By Doug Winter – RareGoldcoins.com ……
CoinWeek Content Partner ……
If you’ve been around the coin market for a while, you know that there are many different types of rarity. In this article, I’m going to discuss the types of rarity you might already be familiar with, and one which you might not: the eye appeal or “appearance” rarity.
The first—and most traditional—type of rarity is absolute or fundamental. An absolute rarity is a coin that is rare in any grade. An example of this would be an 1883-O eagle, of which only a few dozen or so are known from an original mintage of just 800 coins. Even a cleaned “no grade” example of this issue is worth close to five figures, and most collectors would be happy to own an 1883-O eagle in nearly any grade.
The second type of rarity is a condition rarity. This is a coin which is not rare from an absolute or fundamental sense, but it is rare in high grades. An example of this would be a 1901 eagle in MS67. In grades up to an including MS65, the 1901 is an ultra-common coin and it is generally sold as a “generic” with essentially no date premium. In MS67, this date is very rare with a population of only 5 at PCGS and 117 at NGC. An average-quality-for-the-grade piece is probably worth around $15-20,000 in today’s market; considerably more if it were the sole PCGS coin and it had CAC approval.
A new type of rarity is the “Set Registry” or “plastic” coin which is similar but different from a recognizable condition rarity. In the current market, collectors will pay thousands of dollars for coins such as a 1950-S cent in PCGS MS67. In fact, someone just paid a remarkable $9,400 to purchase a population 1/0 MS67+ Red example of this date in the September 2014 Heritage sale. [Editors Note: Today the Pop is 32 and the PCGS Value is $100.] This same date is worth less than $40 in MS66 Red and probably less $30 raw. Examples of similar “plastic” rarities exist through the modern coin market.
As I have written many times before, one of the consequences the internet has placed on the coin market is a premium for coins with a great appearance (what we numismatists refer to as “eye appeal”) due to the importance of images on dealer’s websites or auction sites. Many coins are now bought sight unseen or based mostly on high-quality images and coins that “look great” are accorded a higher premium than ever before.
This is compounded by CAC. This service further increases the demand for pretty, original coins by tending to only sticker those coins with a premium appearance. This has, in turn, created what I refer to as an “appearance rarity.”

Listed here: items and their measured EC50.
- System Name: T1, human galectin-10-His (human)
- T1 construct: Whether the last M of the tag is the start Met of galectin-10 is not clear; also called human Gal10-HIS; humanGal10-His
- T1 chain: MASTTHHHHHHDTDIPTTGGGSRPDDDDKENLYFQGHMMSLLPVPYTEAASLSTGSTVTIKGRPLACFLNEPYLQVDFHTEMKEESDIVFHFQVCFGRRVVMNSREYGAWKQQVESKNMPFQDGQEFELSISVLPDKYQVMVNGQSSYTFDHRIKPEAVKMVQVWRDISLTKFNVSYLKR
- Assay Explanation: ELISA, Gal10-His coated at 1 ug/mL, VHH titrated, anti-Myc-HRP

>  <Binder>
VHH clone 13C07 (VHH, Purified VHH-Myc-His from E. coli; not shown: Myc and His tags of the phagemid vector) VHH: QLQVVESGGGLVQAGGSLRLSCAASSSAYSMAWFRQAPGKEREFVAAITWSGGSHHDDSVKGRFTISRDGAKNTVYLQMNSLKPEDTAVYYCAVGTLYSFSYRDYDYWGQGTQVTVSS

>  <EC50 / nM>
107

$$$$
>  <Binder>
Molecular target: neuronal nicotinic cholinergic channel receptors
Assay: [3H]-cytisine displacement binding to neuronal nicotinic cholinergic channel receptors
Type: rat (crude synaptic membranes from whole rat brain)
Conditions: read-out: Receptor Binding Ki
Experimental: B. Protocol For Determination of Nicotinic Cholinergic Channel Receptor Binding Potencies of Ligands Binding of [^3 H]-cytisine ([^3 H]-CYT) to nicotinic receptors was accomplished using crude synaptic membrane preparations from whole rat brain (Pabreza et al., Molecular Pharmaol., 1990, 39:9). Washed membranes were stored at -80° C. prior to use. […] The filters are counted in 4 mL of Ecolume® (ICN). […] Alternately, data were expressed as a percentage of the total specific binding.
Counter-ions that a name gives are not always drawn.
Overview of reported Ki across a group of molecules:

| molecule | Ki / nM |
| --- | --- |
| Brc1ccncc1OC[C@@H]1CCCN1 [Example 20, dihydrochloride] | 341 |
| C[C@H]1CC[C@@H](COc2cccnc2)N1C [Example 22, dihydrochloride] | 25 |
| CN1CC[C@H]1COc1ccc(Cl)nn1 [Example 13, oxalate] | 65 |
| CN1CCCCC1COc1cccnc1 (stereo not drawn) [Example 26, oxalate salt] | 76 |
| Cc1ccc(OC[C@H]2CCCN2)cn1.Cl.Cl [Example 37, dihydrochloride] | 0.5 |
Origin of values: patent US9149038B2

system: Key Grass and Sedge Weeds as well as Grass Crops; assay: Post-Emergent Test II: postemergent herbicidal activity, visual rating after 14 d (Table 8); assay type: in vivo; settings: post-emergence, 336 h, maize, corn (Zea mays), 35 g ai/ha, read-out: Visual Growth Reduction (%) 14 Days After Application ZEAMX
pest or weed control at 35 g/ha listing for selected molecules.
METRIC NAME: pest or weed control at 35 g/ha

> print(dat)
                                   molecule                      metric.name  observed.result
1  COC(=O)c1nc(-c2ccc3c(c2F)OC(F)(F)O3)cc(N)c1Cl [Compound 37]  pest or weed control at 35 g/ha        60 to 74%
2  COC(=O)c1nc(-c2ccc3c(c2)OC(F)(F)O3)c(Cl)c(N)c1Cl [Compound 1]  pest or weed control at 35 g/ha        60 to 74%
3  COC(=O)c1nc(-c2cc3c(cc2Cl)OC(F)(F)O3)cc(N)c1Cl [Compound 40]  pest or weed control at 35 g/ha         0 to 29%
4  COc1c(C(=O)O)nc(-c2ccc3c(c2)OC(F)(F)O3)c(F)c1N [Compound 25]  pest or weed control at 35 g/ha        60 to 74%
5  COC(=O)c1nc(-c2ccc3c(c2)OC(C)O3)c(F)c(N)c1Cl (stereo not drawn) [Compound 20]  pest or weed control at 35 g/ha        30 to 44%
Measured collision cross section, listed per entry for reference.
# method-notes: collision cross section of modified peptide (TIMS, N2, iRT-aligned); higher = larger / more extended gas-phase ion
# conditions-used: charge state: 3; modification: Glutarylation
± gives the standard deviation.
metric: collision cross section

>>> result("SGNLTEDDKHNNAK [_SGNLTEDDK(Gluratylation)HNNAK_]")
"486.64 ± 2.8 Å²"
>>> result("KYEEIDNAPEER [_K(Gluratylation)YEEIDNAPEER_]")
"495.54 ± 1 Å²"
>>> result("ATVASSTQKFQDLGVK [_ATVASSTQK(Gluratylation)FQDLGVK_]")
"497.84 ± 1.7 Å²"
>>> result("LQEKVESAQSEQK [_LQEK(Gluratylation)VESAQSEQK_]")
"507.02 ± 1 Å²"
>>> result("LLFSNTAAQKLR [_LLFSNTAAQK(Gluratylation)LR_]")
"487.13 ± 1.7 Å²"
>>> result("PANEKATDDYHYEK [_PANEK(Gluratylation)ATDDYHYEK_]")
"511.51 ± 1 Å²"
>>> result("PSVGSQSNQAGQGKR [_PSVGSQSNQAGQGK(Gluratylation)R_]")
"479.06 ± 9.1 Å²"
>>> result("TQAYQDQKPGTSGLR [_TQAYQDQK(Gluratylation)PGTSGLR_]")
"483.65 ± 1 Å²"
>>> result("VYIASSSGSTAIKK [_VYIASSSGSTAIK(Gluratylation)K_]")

In the rare date gold market, there are many issues, especially those struck between 1840 and 1880, which are almost never seen with good eye appeal. These issues were often struck in limited quantities to begin with and often have survival rates in the 1-3% range. This is compounded by the fact that these issues were shipped loose in bags from the mint(s) to local banks, roughly handled in local commerce, not often saved by collectors (almost no one collected gold coins by date until the early part of the 20th century), and when they did survive, they were often cleaned or mishandled by unknowing collectors.
What this means is that many issues which are already absolute rarities (in most cases, this means that around 100 or so exist in all grades) are extremely rare with good eye appeal.
Let’s look at a few examples of dated gold coins which I regard as appearance rarities.
The first coin is an 1854-S eagle graded AU58 by PCGS and approved by CAC. By the standards of No Motto San Francisco eagles (1854-1866), this is a relatively common date in grades up to AU55. It is fairly scarce in AU58 and it is genuinely rare in Uncirculated. The combined PCGS/NGC population in AU58 is 72 (PCGS is 18 while NGC is 54) although these numbers are way inflated by resubmissions. Assuming there a few dozen properly graded AU58’s, this make the 1854-S eagle a scarce coin this grade.
How rare is the 1854-S eagle in AU58 with good eye appeal? In my experience it is extremely hard to locate and this opinion is somewhat validated by the CAC population of eight. It should be pointed out that this figure is likely inflated by resubmissions (based on how few I’ve seen in 58 holders with CAC stickers and how few have appeared at auction). Clearly a nice AU58 1854-S is a scarce to very scarce coin based on its grade but it is a rare issue based on its appearance.